Cooper was a co-founder, in 1966, of the celebrated Hollywood design firm Imaginary Forces, acclaimed for its film title sequences for dozens of features, most notably 1995's David Fincher-directed Seven. In the course of his career Cooper has worked with such directors as Martin Scorsese, John Frankenheimer, John Hughes, Lawrence Kasdan, Terrence Malick, Julie Taymor, Robert Redford, Oliver Stone, Brian De Palma, Mike Newell, Barry Sonnenfeld and Sam Raimi. In addition, he's been involved in numerous advertising campaigns and broadcast, interactive and environmental branding projects, as well as entertainment marketing and videogame design. He earned an MFA in graphic design from the Yale University School of Art, and he also holds the honorary title of Royal Designer for Industry from the Royal Society of Arts in London. In 2003, Cooper founded Malibu-based design company Prologue, specializing in film and broadcast work. He says (on staying creative): "I try to look at things differently every day. I like to travel. I try to surround myself with books and with talented people and intelligent clients. I try to listen to the work. I try not to control it. I try to be open to what the work wants to do rather than what I think it should be. I am very lucky because I get to work with directors who push and inspire me."

Hank Corwin Editor/Founder, Lost Planet
Hank Corwin
Hank Corwin
It might seem odd to find an editor on our list of 50, but how could we not include someone who commands an almost godly sense of respect and reverence from all over the creative community�from creative directors and directors, to musicians and editors. The rarely visible Corwin's admitted comfort zone is behind the scenes, which might be a good thing considering he could easily melt from the intense spotlight his work has attracted over the years. The New Hampshire native brought the craft of editing and visual storytelling to a new era with his landmark editing on Oliver Stone's Natural Born Killers in 1990, as well as other films like The Horse Whisperer, Nixon, Snow Falling on Cedars, and most recently, Terrence Malick's The New World. The founder of Lost Planet, he retains an A-list roost in spots as well, having cut memorable tales like Hummer's "Big Race," HP's "You," Mastercard's "Dog Trilogy," and a slew of spots for American Express. He says: "I began experimenting with images and sound, ultimately developing a style and syntax all my own."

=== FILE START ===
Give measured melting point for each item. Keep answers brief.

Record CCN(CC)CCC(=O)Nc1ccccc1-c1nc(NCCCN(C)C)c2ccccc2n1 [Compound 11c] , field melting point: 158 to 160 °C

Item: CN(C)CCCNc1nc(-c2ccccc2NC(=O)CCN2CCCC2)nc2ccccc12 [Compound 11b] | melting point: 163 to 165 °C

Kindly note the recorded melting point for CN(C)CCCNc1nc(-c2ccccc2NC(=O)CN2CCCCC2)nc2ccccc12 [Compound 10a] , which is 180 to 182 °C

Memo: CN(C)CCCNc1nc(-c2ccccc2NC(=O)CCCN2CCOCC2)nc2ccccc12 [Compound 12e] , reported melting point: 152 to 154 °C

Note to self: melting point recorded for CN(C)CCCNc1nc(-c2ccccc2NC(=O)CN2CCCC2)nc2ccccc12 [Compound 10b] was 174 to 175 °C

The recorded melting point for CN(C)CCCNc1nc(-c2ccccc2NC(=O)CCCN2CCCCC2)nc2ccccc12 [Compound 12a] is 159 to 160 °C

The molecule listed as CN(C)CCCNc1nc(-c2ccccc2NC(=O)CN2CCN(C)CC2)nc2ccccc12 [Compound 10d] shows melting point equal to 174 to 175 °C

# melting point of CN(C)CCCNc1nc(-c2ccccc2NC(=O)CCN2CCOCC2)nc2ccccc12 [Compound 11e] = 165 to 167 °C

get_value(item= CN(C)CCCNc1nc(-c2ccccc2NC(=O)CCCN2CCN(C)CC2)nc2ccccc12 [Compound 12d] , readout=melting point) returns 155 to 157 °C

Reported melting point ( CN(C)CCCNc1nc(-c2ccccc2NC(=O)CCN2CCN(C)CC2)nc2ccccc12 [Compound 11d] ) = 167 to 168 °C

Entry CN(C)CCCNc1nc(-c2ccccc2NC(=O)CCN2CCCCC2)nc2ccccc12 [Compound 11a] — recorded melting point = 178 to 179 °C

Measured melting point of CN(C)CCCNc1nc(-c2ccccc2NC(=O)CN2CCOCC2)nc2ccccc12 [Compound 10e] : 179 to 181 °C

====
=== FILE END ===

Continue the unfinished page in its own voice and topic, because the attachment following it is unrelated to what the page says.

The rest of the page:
Hal Curtis and Jim Riswold Wieden + Kennedy Creative Directors
Jim Riswold
Jim Riswold
"Tag," "Chainsaw," "Elephant," "Hare Jordan," "The Morning After," "Instant Karma," "I Am Not A Role Model," "Streaker," "Bo Knows," "I Am Tiger Woods," "Mister Robinson's Neighborhood," "Spike and Mike," "Before," "What If," "Freestyle," "Pull Up," "Move," "The Great Return," "Battle," "Streaker," "Evolution" and "Wild Horses." And in the case of this team, the list really does go on. If you put the advertising work done by Riswold (pictured) and Curtis�individually and as a team�together, the resulting collection surely adds up to several careers' worth of landmark advertising. While Riswold, the writer, has been at Wieden since the mid-'80s and art director Curtis for 11 years, the two weren't teamed on Nike until 2000, but they hit the ground running with campaigns like "Why Sport," which included spots like "Chainsaw" and "Elephant." Riswold recently announced he would step away from a full time W+K role to pursue artistic endeavors (which have to date included an exhibit revolving around toy Hitlers). An era in advertising ends. Riswold says (on his favorite ads): "It would have to be the Mars Blackmon and Michael Jordan stuff. Mars Blackmon helped Nike become popular culture. Sporting News said Mars Blackmon, not Michael Jordan, saved the moribund NBA. Michael Jordan said Mars Blackmon helped turn him into a dream. Mars Blackmon transformed me from a semi-retarded individual into a well-paid semi-retarded individual."